The recruitment process is also long, and tedious and many move on to other ventures – take it from me as I applied in 2014 and by the time a few offers showed up I had to turn them down due to contractual restraints and I was not being offered the trade I preferred. Similar issues persist with the reserves.

Canadian Politics

Justin Trudeau showed some foreign policy promise in 2016. He hinted at expanding Canada’s traditional role of being a peacekeeping nation during the electoral campaign and after his party won held an International Peacekeeping conference with multiple pledges…that only one or two have come to fruition. Canada’s foreign policy has not shown any definitive, middle power direction. The Trudeau government campaigned within the UN for a temporary seat on the Security Council and failed…but what have we done to improve global security? We have been part of coalitions and made unfulfilled promises…it makes sense that coveted seats went to Norway and Ireland.

The Liberal caucus being divided during the Israel-Hamas War is an example. I can only imagine Yes Minister’s Sir Humphrey Appleby or The Thick of It’s Malcolm Tucker when it came to light that the Liberal caucus is divided. The air of confidence is gone when it is public knowledge that the government does not agree on one direction or one policy. Of course, government caucuses can be divided – but it should never be public knowledge.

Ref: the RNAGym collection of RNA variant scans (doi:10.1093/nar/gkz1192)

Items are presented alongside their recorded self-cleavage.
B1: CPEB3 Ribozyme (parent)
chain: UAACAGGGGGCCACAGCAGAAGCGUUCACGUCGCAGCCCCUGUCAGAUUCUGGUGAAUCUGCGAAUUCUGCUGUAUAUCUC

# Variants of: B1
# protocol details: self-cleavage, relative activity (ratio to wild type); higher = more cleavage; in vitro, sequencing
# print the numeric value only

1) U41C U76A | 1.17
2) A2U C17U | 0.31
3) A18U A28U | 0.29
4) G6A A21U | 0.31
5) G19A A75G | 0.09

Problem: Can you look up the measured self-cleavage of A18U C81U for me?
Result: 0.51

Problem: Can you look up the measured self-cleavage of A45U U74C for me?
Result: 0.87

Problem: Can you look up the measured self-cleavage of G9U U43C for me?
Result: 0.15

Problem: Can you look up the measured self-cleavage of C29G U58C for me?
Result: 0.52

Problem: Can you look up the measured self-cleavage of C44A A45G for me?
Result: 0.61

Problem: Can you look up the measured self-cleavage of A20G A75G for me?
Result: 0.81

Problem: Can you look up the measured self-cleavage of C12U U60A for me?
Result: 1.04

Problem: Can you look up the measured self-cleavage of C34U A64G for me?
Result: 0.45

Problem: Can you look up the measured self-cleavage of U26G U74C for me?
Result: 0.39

The world is getting scarier and more complex. Strategic competitors such as Russia and China are gaining power, and influence and using whatever tools they have in their toolbox. Climate change is affecting the developing world and insurgencies, terrorist activities and military coups are increasing. Canadians will soon wake up to a world that we are not prepared for.

What is needed is a revolution in Canadian politics and the mentality of the average Canadian. Canadians have not shown interest in military or foreign policy since the mid-1990s. A turbulent time for the CAF with difficult peacekeeping missions in Yugoslavia and Rwanda and a slew of disastrous controversies including the torture of a Somali teenager. There was a boost in interest in the aftermath of 9/11, but no Canadian government has attempted to take the lead since.

There is more to discuss but left out only due to brevity, such as Canada’s plan for the Arctic, the status of Canada’s defence-related academia and a multitude of procurement ambitions.

Featured Photo: “NATO Secretary General Jens Stoltenberg and the Prime Minister of Canada, Justin Trudeau visit the Canadian High Arctic Research Station in Cambridge Bay, Nunavut”, Flickr, 2022


By Stewart Webb

The editor of DefenceReport and Senior Analyst, Stewart Webb holds a MScEcon in Security Studies from Aberystwyth University and a BA in Political Science from Acadia University. A frequent guest on defence issues for CTV National News, and other Canadian media outlets, his specialities include commentary on terrorist/insurgent activity and Canadian defence issues. Stewart can be contacted at: [email protected]